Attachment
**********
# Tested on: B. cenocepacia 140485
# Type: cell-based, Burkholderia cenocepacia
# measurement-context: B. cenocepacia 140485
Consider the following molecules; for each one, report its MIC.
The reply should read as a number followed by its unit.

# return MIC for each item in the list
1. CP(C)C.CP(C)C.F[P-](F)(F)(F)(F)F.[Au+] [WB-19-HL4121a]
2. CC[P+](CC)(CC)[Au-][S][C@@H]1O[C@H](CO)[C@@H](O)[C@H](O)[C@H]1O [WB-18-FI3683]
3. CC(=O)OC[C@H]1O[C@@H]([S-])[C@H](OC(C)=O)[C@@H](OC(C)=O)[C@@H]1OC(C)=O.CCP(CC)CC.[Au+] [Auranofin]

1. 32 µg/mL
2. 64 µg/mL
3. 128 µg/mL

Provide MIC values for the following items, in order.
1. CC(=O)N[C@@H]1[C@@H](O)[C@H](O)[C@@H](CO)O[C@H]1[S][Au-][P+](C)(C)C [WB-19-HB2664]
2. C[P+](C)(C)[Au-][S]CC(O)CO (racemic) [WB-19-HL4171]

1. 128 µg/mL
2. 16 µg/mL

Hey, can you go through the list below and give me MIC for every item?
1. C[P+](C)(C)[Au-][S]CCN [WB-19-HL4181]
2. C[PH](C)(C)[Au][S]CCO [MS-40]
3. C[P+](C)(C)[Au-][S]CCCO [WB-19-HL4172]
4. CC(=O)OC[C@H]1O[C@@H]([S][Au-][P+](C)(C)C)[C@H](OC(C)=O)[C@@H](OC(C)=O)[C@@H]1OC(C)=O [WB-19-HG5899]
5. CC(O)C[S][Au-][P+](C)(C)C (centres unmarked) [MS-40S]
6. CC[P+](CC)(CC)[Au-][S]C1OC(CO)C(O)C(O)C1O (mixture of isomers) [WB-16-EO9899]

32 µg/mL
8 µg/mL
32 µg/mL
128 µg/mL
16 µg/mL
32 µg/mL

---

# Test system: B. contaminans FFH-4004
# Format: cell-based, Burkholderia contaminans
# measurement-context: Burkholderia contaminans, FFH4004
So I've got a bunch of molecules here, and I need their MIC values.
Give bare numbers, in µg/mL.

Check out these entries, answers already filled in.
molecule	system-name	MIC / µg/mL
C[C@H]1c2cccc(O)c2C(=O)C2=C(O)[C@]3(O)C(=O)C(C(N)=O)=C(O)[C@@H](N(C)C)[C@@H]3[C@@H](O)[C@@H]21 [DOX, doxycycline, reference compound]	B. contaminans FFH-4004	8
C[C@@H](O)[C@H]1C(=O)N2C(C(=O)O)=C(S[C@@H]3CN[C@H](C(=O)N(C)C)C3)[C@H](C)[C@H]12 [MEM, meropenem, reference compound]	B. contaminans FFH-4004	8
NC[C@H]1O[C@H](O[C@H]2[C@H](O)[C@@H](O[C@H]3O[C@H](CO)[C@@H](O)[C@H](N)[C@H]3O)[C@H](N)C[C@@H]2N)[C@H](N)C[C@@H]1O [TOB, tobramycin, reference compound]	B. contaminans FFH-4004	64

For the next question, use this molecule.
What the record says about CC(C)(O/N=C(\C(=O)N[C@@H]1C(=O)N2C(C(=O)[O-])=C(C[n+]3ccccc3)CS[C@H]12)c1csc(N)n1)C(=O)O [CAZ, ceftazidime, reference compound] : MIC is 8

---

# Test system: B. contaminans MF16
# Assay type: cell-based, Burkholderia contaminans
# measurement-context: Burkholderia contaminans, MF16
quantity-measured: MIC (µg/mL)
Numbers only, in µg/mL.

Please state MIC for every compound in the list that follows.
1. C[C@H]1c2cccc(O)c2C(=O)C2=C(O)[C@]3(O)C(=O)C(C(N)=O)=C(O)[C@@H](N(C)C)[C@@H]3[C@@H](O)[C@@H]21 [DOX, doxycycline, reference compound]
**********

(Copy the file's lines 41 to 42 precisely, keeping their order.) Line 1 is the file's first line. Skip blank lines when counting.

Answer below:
NC[C@H]1O[C@H](O[C@H]2[C@H](O)[C@@H](O[C@H]3O[C@H](CO)[C@@H](O)[C@H](N)[C@H]3O)[C@H](N)C[C@@H]2N)[C@H](N)C[C@@H]1O [TOB, tobramycin, reference compound]	B. contaminans FFH-4004	64

For the next question, use this molecule.